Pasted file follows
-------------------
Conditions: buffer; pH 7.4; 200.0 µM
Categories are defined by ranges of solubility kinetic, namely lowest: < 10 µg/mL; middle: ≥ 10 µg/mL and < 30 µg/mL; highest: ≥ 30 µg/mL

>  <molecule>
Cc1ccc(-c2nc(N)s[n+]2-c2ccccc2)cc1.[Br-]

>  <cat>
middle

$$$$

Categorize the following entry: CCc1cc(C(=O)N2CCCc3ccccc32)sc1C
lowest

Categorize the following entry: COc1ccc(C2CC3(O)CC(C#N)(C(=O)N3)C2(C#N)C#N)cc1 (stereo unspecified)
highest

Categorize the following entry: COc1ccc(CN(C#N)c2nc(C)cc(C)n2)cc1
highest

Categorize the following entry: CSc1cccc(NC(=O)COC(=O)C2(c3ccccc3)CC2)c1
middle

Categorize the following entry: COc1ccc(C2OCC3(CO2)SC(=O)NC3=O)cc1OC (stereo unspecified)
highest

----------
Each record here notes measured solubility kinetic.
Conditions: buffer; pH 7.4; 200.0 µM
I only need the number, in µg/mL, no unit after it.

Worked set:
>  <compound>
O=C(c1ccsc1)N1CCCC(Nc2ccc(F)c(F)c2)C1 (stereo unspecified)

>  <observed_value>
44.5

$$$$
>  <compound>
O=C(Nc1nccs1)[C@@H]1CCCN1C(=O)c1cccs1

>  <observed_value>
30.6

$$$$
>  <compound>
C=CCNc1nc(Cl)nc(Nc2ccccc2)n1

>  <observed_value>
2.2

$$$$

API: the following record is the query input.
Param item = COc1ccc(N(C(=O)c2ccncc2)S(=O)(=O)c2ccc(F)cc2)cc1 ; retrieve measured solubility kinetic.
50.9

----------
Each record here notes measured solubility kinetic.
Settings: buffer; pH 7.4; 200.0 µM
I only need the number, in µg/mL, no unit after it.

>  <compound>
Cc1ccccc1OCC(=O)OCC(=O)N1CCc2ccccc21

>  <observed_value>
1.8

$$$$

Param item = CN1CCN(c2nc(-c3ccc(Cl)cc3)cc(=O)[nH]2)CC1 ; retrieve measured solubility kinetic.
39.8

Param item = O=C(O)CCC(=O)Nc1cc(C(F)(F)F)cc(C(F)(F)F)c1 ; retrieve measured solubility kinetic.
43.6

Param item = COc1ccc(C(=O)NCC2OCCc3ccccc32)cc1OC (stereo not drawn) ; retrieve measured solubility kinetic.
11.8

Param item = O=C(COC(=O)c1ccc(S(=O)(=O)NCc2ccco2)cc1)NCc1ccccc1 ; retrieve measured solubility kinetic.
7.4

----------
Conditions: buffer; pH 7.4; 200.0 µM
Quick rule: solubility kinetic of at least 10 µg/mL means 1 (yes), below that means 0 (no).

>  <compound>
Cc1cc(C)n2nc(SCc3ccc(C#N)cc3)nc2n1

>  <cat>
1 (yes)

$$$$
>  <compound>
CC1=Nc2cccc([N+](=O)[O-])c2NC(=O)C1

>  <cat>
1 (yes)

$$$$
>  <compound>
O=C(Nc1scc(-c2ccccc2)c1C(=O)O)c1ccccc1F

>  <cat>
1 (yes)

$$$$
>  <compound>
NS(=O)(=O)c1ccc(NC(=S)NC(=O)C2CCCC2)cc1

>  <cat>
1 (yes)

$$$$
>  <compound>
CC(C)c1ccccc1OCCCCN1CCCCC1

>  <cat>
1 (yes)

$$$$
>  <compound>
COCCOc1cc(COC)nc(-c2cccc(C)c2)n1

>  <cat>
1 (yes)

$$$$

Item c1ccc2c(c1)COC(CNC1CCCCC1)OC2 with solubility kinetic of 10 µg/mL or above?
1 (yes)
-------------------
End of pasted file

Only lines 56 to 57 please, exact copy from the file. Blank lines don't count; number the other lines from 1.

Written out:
Param item = O=C(COC(=O)c1ccc(S(=O)(=O)NCc2ccco2)cc1)NCc1ccccc1 ; retrieve measured solubility kinetic.
7.4